Is artificial intelligence the future of farming? These local students think so

Posted at 4:45 PM, Jun 04, 2019
and last updated 2019-06-04 21:42:11-04

Since 2012, Duke Bulanon has been working on improving farming with technology. Several years and grant applications later, his students are working towards the solution: IdaBot.

"First phase navigation, the second phase finding the fruits, the third phase picking up the fruits," said associate professor of physics and engineering Dr. Duke Bulanon.

The goal of IdaBot is for farmers to use it however they need, like for spraying chemicals or harvesting fruit with a robotic arm attachment. The robotic device is a result of work from a specialty crop block grant from the US Department of Agriculture. Fruits, vegetables, and tree nuts are some of the more common specialty crops. Idaho ranks in the top 5 specialty crop producers in the nation, according to their research.

Students are currently working on the second phase of the device; getting IdaBot to estimate early fruit yields.

"We're giving a prediction of the fruit, but the goal is to give them more information on where their trees are going best, or maybe blossoms will indicate how healthy their tree is," said a senior student at Northwest Nazarene University Sam Roth.

They're using artificial intelligence to train the robot to determine where the fruit actually is.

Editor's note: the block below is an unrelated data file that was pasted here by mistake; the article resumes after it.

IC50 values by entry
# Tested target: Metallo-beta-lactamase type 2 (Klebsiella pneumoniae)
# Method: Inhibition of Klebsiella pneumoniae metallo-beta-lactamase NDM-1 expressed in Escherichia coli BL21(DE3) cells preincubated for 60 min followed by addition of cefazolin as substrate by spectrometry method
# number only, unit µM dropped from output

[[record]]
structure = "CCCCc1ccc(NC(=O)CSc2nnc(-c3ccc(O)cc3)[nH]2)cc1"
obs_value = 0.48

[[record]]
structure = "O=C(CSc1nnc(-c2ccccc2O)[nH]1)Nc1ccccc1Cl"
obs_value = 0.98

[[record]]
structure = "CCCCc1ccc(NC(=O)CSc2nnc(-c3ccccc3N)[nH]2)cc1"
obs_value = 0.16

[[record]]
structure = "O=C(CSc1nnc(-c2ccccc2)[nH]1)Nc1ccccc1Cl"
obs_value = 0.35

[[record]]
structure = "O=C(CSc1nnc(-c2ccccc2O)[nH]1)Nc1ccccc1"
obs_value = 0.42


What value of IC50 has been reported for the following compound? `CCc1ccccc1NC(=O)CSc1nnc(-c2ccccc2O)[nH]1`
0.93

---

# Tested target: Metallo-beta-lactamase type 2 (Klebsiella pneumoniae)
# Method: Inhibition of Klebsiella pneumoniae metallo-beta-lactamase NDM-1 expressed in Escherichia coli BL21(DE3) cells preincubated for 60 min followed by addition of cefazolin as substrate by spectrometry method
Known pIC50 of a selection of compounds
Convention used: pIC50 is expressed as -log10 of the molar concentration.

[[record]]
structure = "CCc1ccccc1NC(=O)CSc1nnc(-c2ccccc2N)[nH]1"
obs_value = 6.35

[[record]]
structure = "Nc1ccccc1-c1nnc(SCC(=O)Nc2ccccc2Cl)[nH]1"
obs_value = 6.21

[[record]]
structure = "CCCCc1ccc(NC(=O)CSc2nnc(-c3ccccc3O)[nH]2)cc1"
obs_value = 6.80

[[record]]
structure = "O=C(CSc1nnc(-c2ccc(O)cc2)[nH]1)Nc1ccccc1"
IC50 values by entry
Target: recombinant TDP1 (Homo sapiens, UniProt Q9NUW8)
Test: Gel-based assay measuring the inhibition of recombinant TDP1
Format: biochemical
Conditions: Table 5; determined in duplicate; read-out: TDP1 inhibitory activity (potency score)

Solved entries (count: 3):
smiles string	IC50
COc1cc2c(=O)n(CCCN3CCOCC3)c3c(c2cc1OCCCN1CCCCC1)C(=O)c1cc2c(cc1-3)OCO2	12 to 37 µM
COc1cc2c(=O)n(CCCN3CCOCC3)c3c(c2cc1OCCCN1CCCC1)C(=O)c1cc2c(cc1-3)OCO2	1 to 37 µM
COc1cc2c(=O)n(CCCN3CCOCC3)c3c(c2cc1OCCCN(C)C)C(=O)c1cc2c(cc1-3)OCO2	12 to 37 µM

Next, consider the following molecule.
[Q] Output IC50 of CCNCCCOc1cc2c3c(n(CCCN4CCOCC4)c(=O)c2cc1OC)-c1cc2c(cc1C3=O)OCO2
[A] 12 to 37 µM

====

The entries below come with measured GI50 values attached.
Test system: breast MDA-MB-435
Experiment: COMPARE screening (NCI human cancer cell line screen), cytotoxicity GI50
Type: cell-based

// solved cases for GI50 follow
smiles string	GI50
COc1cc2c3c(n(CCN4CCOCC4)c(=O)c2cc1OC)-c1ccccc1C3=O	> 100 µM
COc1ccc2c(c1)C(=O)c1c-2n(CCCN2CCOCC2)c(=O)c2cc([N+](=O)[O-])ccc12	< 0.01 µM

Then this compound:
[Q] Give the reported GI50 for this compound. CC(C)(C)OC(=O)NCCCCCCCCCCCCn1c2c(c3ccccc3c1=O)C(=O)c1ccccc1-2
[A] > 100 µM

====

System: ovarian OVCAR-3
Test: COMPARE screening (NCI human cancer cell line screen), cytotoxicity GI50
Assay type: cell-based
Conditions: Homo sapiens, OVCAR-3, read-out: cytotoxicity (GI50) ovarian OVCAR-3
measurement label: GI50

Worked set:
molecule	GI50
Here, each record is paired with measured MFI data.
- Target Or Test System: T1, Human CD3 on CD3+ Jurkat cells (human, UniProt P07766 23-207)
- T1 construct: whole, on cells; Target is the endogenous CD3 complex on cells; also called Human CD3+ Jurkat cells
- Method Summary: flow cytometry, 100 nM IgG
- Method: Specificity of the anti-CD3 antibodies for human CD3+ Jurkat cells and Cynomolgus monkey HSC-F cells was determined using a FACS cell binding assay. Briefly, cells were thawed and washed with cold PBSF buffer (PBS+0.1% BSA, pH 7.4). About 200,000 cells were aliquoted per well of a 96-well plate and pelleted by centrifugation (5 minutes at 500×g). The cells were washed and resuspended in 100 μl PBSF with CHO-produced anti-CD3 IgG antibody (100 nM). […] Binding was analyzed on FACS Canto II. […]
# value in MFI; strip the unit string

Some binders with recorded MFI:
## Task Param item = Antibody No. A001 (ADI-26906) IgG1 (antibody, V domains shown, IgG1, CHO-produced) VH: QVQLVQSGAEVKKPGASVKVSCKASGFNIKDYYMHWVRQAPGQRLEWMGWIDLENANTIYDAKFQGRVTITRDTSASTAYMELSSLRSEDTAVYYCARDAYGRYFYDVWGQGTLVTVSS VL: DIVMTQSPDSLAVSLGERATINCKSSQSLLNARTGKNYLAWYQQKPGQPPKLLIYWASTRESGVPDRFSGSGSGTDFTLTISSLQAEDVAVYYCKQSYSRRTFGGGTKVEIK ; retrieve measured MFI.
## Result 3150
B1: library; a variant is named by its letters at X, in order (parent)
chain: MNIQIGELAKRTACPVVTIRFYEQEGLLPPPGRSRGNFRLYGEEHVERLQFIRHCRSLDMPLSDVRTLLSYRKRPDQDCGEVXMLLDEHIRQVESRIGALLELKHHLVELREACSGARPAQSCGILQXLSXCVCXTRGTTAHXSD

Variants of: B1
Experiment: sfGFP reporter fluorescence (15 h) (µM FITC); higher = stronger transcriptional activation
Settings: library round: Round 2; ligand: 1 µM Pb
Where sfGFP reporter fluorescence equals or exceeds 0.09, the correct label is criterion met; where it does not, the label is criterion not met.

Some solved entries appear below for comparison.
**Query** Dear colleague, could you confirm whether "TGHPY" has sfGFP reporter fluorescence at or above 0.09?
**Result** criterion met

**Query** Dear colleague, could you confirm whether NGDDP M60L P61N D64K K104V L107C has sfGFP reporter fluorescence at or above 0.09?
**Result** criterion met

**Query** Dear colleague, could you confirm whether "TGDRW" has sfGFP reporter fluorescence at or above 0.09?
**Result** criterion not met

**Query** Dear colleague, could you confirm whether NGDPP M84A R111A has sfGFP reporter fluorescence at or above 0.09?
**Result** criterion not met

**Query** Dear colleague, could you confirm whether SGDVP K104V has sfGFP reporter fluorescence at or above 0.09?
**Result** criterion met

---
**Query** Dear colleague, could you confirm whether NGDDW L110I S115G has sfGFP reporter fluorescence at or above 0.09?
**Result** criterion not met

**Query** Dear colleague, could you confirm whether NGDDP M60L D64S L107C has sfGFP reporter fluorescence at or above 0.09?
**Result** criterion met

"So we had to find data points in our sample pictures of what the blossoms RGB colors are and what not blossoms, are," said freshman student Trevor Braddock.

Eventually, they're trying to transfer that video feed into an app so farmers can monitor it remotely.

"Everyone has a phone these days, smartphones, so we're trying, and so they can just download it and then just take pictures of the trees they want to get the estimated crop yield for," said freshman student Joseph Bulanon.

Determining fruit yields early is vital for both storage and economic purposes for farmers.

"Farmers told me, I'm working with Symms Fruit Ranch, and Williamson Fruit Ranch and what they told me is if you market your fruit late in the season, the prices of the fruit drop by 20%," said Bulanon.

It's still not quite the season to see their work in action in the orchards, but students say they won't stop until they see their work in action.

"I've learned more doing this research than actually learning from a classroom, cause in a classroom they tell you what to learn and you really don't know what you're going to use outside of that," said Joseph, "but like here in the research, I actually have to produce results,"

"I want it to work and be practical for farmers, not just for them but for us to be able to say we did something that was successful and worked," said Roth.